Inherently flame retardant; self-extinguishing

Nomex is a class C insulation material, which performs at 220 Deg C. The insulation used on the conductors for Relitran co-branded transformers is 2Mil Nomex paper and all other solid insulation material used for manufacturing of these transformers is class H.

When the fire behaviour test is performed on dry type transformers (IEC 60076-11) using Nomex has a better Optical Transmission Factor (OTF) during burning. The graph below indicates OTF (Visibility) of about 60% to 75% for a time period ranging from 5 minutes to 45 minutes (Max standard temperature range) of burning. The graph below translates into better visibility as the smoke is not dense or black. In case of fire, people do not die of fire but the damage is due to the suffocation in toxic smoke. The injuries to people trapped in the fire are due to stampede because of poor visibility.

The graph in the fig. below compares the flame resistance behaviour of Nomex with other materials used in the dry type transformers, It is found that the Limiting Oxygen Index of Nomex is very high, which means that it requires more oxygen to burn – and when this insulation is burnt, it does not support combustion so it does not spread fire.

Environmental and climatic conditions performance of Nomex based OVDT transformers

VDT Transformers are well protected from invasion of water high quality vacuum impregnation technology using the most modern equipment. Nomex is not adversely affected by water, even if it does become exposed to 95% RH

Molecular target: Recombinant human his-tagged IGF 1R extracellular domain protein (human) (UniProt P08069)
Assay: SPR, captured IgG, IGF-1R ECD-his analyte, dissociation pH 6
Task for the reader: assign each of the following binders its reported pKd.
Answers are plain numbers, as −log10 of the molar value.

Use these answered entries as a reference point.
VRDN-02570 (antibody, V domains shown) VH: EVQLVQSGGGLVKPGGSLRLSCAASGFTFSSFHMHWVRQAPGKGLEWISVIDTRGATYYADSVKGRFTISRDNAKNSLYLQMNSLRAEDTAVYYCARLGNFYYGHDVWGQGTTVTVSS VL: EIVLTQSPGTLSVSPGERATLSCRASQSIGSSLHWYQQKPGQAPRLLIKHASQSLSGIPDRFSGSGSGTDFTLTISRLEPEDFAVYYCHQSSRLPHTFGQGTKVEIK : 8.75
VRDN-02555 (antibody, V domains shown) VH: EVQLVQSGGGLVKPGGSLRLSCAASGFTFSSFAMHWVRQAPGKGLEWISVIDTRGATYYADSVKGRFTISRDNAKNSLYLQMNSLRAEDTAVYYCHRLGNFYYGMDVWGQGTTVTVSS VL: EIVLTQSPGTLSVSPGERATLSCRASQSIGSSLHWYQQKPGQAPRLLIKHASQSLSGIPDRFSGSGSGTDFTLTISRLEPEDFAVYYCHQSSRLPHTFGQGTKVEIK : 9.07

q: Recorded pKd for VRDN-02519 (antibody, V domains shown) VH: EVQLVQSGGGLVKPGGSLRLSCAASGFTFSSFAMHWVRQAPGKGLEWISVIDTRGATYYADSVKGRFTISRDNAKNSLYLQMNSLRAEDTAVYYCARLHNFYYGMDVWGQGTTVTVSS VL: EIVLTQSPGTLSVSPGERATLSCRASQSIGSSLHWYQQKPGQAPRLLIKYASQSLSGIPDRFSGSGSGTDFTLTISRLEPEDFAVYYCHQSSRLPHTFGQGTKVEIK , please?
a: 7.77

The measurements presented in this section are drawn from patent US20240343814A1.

• It retains 80% of dielectric strength
  • It retains low dielectric constant and dissipation factor
  • It retains superior volume resistivity.

The VPI (Vacuum Pressure Impregnated) Varnishes used with UL approval for usage at 180 deg°C and higher for continuous operation in the hottest areas. Nomex insulation is fully coated with varnish makes the encapsulation of the transformer.

Temperature limits for various insulations classes

The insulation system of transformers represent the highest temperature the electrical winding can accept while operating at the highest load condition (Hot Spot) and should have insulating materials which at least match this rating.

Highest Temperature = Average Winding Rise (K) + Max. Ambient + Hot Spot Allowance

Conclusion 

Every B class city in India has a part called the old city where the population density is very high. The government needs to think of redefining the need for installation of dry type transformers in the distribution utilities not only in the indoor application – but also in outdoors where the population density is very high, especially in these old city areas.

The OVDT Nomex based designs are safer, reliable and help in reducing the environmental foot print. With the increasing load demand and the load density of individual household, these transformers with inherent overload capacities are the best option for the builders, utilities and the industry.

The OVDT transformers made out of Nomex insulation will tend to resist to the fire – as the material does not support fire, and in unfortunate case of fire these transformers will help save the human lives and reduce the loss due to fire. The inherent properties of the insulating material used and the VPI technology make the transformers resistant to environmental effects. The higher temperature endurance of the Nomex helps the OVDT transformers bear short-term overload without damage to the insulation.